Insider data threats – which include the deliberate theft or destruction of sensitive information, as well as innocent mistakes that result in a loss of control of confidential data – have become a primary risk factor to most businesses.  To properly maintain cybersecurity and protect confidential information, companies need to monitor the activities of their employees more than ever.  How far employers can go in tracking the activity of employees requires a delicate balance between (A) reasonable efforts to find wrongdoing or carelessness that could harm the company, and (B) respecting employees, reasonable expectation of privacy.  Over time, some principles have emerged to help achieve this balance.

Generally, a company can monitor employees’ communications and activity taking place on a company network.  For example, employers may employ software that looks for employees who may be (1) using their work email to send confidential company data to their personal email accounts, (2) downloading large amounts of sensitive company data to a portable device, or (3) using phrases associated with fraud (such as, “let’s not discuss this by email, please give me a call”) in their work email or texts.  By contrast, absent a compelling reason or express policy, employers generally cannot monitor the personal email accounts of employees, even if that email is being accessed using company-owned devices.  See Pure Power Boot Camp v. Warrior Fitness Boot Camp, 587 F. Supp. 2d 548, 559–60 (S.D.N.Y. 2008).

In terms of phone calls, employers can generally monitor employees’ phone calls, as long as employees are aware of this (see Griffin v. City of Milwaukee, 74 F.3d 824, 827 (7th Cir. 1996)), although some states, like California, require notice to both parties on a call before they can be recorded.  For video surveillance, an employer may generally film employees in plain view at their workstations during working hours as part of an investigative process.  If the cameras are hidden, however, the employer generally needs to demonstrate a legitimate business reason for the surveillance and should not place cameras in areas where the employees have a reasonable expectation of privacy, such as bathrooms.  In some states, such as New York, video recordings are subject to state wiretap laws, and the audio function on the video cannot be turned on unless an employer has the employee’s consent.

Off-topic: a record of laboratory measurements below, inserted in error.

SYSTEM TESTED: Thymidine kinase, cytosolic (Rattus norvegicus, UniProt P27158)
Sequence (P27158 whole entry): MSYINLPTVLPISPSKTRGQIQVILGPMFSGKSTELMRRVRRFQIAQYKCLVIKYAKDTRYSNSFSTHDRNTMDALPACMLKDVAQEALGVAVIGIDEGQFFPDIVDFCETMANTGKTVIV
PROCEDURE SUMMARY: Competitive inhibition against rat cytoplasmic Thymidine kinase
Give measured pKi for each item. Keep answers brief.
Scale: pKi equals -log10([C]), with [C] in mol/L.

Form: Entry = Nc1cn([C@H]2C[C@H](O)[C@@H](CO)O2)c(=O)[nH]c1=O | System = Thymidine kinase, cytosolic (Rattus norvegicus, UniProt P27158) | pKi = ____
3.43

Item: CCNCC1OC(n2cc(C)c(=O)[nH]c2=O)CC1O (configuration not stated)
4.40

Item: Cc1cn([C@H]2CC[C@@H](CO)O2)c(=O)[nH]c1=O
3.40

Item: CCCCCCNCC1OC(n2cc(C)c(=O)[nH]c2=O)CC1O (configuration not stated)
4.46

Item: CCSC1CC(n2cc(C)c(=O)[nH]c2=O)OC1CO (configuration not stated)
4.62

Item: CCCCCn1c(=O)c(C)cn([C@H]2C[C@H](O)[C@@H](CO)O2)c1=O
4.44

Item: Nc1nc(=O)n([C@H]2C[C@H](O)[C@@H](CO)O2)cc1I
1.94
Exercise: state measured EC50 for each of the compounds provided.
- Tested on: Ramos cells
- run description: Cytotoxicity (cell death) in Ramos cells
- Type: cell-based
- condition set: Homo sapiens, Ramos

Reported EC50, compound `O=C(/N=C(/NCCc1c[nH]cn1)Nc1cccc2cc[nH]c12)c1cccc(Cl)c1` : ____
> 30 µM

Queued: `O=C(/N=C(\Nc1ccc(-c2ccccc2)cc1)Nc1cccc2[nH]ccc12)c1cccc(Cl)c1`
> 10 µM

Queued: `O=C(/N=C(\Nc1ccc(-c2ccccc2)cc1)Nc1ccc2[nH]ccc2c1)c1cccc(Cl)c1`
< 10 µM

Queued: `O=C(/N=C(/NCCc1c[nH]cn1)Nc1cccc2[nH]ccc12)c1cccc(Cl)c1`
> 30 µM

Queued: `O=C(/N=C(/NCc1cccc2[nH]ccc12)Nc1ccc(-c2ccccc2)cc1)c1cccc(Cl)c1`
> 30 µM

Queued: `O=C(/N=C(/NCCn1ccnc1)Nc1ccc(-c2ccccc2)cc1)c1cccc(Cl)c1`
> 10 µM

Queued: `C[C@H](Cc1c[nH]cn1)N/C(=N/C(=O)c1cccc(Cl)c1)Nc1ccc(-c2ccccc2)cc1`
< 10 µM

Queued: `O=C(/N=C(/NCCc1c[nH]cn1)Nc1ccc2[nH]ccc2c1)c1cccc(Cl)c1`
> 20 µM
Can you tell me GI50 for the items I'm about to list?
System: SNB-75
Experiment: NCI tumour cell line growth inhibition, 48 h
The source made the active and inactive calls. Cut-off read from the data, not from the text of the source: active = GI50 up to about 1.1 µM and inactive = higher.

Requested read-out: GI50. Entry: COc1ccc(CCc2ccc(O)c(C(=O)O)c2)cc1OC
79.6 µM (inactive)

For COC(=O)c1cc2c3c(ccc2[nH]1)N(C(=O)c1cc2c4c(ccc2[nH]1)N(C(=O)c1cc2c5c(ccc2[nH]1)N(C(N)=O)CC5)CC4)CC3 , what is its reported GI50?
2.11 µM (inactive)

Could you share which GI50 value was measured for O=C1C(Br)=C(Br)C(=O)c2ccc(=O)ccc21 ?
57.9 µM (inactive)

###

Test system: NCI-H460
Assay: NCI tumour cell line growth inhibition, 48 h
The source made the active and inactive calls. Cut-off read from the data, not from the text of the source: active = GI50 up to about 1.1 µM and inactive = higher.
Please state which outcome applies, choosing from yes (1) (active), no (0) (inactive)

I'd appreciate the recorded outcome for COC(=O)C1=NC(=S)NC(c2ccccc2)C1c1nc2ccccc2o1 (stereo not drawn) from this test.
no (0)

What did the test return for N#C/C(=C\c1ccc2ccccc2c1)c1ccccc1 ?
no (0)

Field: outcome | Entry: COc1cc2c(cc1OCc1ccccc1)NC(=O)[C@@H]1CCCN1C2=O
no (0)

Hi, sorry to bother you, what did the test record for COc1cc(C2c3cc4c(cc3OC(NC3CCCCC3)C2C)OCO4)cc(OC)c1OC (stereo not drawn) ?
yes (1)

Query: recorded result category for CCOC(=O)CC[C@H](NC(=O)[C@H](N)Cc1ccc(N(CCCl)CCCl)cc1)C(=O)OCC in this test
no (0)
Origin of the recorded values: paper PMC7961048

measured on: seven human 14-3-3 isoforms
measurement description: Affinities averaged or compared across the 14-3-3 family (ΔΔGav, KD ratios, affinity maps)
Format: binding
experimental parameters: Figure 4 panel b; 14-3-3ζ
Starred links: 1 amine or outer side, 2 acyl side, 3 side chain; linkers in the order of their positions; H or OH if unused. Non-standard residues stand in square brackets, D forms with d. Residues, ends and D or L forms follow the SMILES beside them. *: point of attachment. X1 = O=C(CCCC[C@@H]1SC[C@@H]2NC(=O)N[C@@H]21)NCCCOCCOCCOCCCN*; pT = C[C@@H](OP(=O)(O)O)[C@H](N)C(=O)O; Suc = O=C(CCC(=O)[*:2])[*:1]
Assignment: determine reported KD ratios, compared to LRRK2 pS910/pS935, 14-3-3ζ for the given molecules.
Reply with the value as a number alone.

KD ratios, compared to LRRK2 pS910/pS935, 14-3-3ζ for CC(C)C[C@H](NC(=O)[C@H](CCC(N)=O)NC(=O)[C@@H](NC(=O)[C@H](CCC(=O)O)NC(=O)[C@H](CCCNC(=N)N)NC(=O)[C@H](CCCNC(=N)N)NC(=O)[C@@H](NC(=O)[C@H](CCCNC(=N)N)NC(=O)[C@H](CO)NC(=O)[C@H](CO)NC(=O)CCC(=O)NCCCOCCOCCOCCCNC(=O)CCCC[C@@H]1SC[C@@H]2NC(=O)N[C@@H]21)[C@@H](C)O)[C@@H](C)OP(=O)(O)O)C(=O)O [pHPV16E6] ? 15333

But applying these general principles to current data threats is tricky.  One important step employers can take to reduce the risk of inadvertently infringing on employees’ privacy rights is to have clear policies.  For example, we have previously written on challenges that companies face when employees use personal applications on their personal phones to engage in work-related communications.  To meet those challenges, we noted that many companies have adopted clear policies on what kind of communications can and cannot take place on personal apps, and what employees should expect in terms of privacy when they use personal apps for company-related communications in violation of company policy.

Similarly, as a condition for making work-related email available to employees on their personal devices, some companies have required employees to consent to the monitoring of those devices to ensure that they are updated with the latest security patches and software updates and that no malicious apps are downloaded.  Companies may also have an interest in their employees’ use of social media, to ensure that employees are not (1) saying things that are defamatory to the company or its clients, (2) improperly disclosing confidential company or client information, or (3) responding to press inquiries on behalf of the company without authorization.  But such monitoring should not be done to determine their political or social positions.  Again, the ability of employers to monitor the social media of employees depends on the purpose of the monitoring, and employers would be well served by having clear policies on the use of social media so that any monitoring can be clearly justified as an expected effort to ensure compliance.

Several factors will make the balance between cybersecurity and employee privacy even harder to maintain in the coming years.  First, employees are increasingly working from outside the office and using personal devices for their work.  Second, technology is making it quite easy for employers to monitor every movement and keystroke that employees make.  Third, large hacks will continue to make sensitive employee data public, and employees’ personal and professional lives are increasingly intertwined, which is making employees much more interested in protecting their privacy.  Fourth, employers will come under more regulatory pressure to protect their companies from hacking, phishing, and spoofing, which will increasingly involve protecting employees’ personal phones and email accounts from compromise.

There are no easy solutions for finding the right balance between company cybersecurity and employee privacy.  But, having clear policies and training for employees on the use of company information and devices, and what they should and should not expect to be private, can go a long way to avoiding a messy showdown the next time a company wants to get access to the contents of an employee’s personal phone and the employee refuses.